When art and artifacts turn to sand
The Dig verges on ancient wisdom but crumbles under modern relativism
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Like the archaeological project at the center of its story, many things seem to lie just beneath the surface in Netflix’s new historical film The Dig.
At the outset, the film is a straightforward retelling of how a wealthy widow and a blue-collar excavator made an extraordinary discovery that changed our understanding of the so-called “Dark Ages.” In an England on the brink of World War II, Edith Pretty (Carey Mulligan) hires amateur archaeologist Basil Brown (Ralph Fiennes) to excavate the mounds on her Suffolk estate. Once they discover an Anglo-Saxon ship buried deep beneath the earth, the credentialed authorities from the British Museum arrive to take over, then take credit for the find.
At first, it seems this is all the film will be about—the wrestling between the deserving oppressed (a woman and a man with no formal education) and the smug, entitled oppressors (the famed scholars). But as the story goes on and that conflict falls by the wayside, much deeper themes emerge. Ultimately, The Dig is a meditation on the lessons we take from history and death.
“You always told me your work isn’t about the past or even the present. It’s for the future,” Basil’s wife tells him. “So that the next generations can know where they came from. The line that joins them to their forebears.” In an age that’s blithely tossing aside the art, literature, and insights of civilizations that came before us, there’s something deeply comforting in watching Basil and Edith so painstakingly preserve even the smallest medieval artifact. But even more affecting is the film’s sense that wisdom comes from contemplating the end of life. “It is better to go to the house of mourning than to go to the house of feasting, for this is the end of all mankind, and the living will lay it to heart” (Ecclesiastes 7:2).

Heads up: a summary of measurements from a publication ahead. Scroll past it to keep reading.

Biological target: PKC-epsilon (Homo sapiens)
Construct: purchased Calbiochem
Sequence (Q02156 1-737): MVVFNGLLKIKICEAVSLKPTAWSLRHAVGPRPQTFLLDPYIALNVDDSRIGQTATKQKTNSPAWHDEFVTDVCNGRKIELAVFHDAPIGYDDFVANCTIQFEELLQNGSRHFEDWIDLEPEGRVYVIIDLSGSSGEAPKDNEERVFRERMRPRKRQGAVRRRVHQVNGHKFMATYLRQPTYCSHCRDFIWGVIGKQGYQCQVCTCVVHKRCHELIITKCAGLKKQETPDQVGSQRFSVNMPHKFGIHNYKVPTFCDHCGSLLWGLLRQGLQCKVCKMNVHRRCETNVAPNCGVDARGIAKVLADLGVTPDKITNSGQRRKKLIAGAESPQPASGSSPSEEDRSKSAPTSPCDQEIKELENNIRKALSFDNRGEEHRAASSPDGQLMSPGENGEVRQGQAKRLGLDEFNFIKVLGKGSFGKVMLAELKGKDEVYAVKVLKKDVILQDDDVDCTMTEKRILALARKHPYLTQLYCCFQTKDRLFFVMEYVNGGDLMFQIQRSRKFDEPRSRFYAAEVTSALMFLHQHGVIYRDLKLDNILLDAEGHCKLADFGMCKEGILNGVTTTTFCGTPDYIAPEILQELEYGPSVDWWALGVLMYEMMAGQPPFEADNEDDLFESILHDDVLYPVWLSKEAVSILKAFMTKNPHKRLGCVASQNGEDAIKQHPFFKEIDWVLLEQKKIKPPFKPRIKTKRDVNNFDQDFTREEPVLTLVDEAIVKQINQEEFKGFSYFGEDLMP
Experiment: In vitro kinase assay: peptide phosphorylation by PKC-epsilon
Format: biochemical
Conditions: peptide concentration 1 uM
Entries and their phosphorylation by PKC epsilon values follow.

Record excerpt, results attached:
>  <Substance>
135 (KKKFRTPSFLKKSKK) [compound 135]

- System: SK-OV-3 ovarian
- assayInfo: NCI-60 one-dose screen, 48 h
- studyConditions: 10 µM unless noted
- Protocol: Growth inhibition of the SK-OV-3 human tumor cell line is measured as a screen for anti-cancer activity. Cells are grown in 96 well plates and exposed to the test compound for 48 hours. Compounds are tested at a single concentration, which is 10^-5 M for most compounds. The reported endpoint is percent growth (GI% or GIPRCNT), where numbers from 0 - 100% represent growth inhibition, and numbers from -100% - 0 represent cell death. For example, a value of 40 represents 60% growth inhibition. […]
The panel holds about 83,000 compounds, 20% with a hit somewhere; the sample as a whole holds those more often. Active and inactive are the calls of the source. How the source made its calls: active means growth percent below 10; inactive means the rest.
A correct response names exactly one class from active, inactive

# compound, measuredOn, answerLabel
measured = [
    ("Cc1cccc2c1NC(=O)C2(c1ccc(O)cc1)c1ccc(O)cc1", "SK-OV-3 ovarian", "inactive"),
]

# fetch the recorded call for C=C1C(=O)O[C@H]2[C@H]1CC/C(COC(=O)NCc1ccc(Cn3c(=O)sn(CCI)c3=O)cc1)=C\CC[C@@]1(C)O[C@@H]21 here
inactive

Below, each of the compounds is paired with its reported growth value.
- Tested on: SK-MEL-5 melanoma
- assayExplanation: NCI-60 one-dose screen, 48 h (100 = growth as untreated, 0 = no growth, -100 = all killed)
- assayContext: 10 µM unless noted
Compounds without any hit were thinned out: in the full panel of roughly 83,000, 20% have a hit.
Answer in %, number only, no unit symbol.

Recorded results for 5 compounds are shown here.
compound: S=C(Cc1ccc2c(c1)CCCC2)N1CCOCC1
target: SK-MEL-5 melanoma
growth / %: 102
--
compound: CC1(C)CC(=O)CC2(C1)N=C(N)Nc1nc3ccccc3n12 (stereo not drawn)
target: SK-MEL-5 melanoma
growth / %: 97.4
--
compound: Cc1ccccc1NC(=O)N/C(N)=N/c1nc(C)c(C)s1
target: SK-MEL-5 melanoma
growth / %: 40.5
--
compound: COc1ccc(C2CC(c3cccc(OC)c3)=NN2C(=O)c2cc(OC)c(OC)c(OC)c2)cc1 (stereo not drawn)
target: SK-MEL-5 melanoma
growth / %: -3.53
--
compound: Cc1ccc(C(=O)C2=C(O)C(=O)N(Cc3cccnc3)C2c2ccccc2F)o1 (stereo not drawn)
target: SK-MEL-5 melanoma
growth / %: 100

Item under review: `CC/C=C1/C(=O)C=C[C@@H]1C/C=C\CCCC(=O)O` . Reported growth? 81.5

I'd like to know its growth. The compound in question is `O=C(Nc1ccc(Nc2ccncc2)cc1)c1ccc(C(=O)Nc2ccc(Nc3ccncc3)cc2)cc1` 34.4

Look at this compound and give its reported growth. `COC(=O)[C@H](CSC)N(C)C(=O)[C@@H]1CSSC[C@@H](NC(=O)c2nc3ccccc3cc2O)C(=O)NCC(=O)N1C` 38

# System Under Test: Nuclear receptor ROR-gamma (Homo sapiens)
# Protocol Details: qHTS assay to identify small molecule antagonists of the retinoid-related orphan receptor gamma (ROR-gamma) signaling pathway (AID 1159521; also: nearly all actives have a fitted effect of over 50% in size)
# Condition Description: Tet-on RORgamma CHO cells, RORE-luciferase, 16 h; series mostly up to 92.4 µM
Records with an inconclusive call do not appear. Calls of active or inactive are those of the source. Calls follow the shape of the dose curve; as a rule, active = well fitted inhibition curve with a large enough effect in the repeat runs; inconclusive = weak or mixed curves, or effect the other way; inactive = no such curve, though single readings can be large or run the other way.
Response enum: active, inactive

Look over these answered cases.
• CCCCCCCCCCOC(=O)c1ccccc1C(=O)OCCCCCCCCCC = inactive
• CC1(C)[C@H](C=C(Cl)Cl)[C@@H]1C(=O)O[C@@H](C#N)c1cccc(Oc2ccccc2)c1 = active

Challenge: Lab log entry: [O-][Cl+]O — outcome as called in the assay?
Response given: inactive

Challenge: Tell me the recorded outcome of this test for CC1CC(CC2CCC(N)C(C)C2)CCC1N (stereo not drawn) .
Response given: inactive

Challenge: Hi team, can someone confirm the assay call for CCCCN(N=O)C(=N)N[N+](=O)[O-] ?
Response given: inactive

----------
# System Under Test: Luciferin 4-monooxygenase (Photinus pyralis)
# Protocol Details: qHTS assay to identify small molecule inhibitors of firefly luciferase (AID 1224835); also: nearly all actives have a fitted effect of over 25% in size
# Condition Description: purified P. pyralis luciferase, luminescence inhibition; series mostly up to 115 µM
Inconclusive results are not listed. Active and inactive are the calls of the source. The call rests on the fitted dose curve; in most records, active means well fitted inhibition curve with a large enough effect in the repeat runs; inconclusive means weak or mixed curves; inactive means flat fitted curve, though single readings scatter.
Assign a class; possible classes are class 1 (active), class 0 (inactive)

So it’s a bit of a shame that The Dig, rated PG-13 for minor language and mildly suggestive scenes, ultimately wastes this gold-minted symbolism on muddy moral waters. In one case, when two characters seem about to embark on at least an emotional (if not physical) affair, we rejoice when circumstance cuts them off at the pass, relieved that a great wrong against a good woman has been averted. Later though, the film asks us to rejoice that an affection-starved newlywed makes a break from her husband for more romantic pastures.
Without a fixed standard, the story crumbles like some of the items the Suffolk team digs up, seeming solid at first before turning to sand. The charm of the first half erodes in the second thanks to relativistic ideas of what constitutes a life well lived. It prevents The Dig from having what any good archaeology-themed film should: timeless appeal.
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